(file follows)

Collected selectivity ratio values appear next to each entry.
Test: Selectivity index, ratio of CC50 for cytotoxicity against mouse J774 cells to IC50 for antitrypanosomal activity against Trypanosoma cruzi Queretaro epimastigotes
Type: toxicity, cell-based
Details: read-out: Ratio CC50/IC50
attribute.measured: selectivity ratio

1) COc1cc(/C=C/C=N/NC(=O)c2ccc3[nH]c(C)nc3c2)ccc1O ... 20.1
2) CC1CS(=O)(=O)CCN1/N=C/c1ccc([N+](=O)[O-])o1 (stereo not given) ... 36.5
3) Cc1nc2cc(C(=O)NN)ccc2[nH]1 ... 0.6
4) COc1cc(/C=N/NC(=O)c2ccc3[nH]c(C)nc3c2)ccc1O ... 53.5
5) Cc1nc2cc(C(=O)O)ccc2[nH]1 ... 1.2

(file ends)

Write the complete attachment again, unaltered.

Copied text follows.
Collected selectivity ratio values appear next to each entry.
Test: Selectivity index, ratio of CC50 for cytotoxicity against mouse J774 cells to IC50 for antitrypanosomal activity against Trypanosoma cruzi Queretaro epimastigotes
Type: toxicity, cell-based
Details: read-out: Ratio CC50/IC50
attribute.measured: selectivity ratio

1) COc1cc(/C=C/C=N/NC(=O)c2ccc3[nH]c(C)nc3c2)ccc1O ... 20.1
2) CC1CS(=O)(=O)CCN1/N=C/c1ccc([N+](=O)[O-])o1 (stereo not given) ... 36.5
3) Cc1nc2cc(C(=O)NN)ccc2[nH]1 ... 0.6
4) COc1cc(/C=N/NC(=O)c2ccc3[nH]c(C)nc3c2)ccc1O ... 53.5
5) Cc1nc2cc(C(=O)O)ccc2[nH]1 ... 1.2